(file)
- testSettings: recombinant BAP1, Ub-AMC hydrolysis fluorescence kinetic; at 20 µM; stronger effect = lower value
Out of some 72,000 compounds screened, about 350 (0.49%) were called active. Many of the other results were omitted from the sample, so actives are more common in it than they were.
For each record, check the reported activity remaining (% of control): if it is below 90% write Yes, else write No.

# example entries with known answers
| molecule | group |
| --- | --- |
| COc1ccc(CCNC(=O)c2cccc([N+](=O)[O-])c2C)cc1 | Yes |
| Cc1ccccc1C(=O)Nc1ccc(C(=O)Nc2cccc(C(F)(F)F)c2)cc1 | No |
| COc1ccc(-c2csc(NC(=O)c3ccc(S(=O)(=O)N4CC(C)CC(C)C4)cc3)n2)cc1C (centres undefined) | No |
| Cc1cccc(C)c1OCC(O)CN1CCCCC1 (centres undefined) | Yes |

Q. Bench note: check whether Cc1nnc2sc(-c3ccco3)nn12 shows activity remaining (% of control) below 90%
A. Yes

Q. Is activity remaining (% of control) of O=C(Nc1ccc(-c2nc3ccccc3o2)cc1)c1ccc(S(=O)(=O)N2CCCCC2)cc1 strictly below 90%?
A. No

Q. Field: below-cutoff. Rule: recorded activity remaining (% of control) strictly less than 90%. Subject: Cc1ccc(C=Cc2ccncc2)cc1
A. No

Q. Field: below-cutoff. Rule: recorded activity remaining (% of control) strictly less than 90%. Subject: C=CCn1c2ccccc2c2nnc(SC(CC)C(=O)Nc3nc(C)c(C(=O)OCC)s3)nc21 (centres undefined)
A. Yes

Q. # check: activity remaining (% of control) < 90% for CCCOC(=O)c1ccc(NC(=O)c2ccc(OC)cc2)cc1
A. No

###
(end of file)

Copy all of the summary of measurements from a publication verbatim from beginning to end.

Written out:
- testSettings: recombinant BAP1, Ub-AMC hydrolysis fluorescence kinetic; at 20 µM; stronger effect = lower value
Out of some 72,000 compounds screened, about 350 (0.49%) were called active. Many of the other results were omitted from the sample, so actives are more common in it than they were.
For each record, check the reported activity remaining (% of control): if it is below 90% write Yes, else write No.

# example entries with known answers
| molecule | group |
| --- | --- |
| COc1ccc(CCNC(=O)c2cccc([N+](=O)[O-])c2C)cc1 | Yes |
| Cc1ccccc1C(=O)Nc1ccc(C(=O)Nc2cccc(C(F)(F)F)c2)cc1 | No |
| COc1ccc(-c2csc(NC(=O)c3ccc(S(=O)(=O)N4CC(C)CC(C)C4)cc3)n2)cc1C (centres undefined) | No |
| Cc1cccc(C)c1OCC(O)CN1CCCCC1 (centres undefined) | Yes |

Q. Bench note: check whether Cc1nnc2sc(-c3ccco3)nn12 shows activity remaining (% of control) below 90%
A. Yes

Q. Is activity remaining (% of control) of O=C(Nc1ccc(-c2nc3ccccc3o2)cc1)c1ccc(S(=O)(=O)N2CCCCC2)cc1 strictly below 90%?
A. No

Q. Field: below-cutoff. Rule: recorded activity remaining (% of control) strictly less than 90%. Subject: Cc1ccc(C=Cc2ccncc2)cc1
A. No

Q. Field: below-cutoff. Rule: recorded activity remaining (% of control) strictly less than 90%. Subject: C=CCn1c2ccccc2c2nnc(SC(CC)C(=O)Nc3nc(C)c(C(=O)OCC)s3)nc21 (centres undefined)
A. Yes

Q. # check: activity remaining (% of control) < 90% for CCCOC(=O)c1ccc(NC(=O)c2ccc(OC)cc2)cc1
A. No

###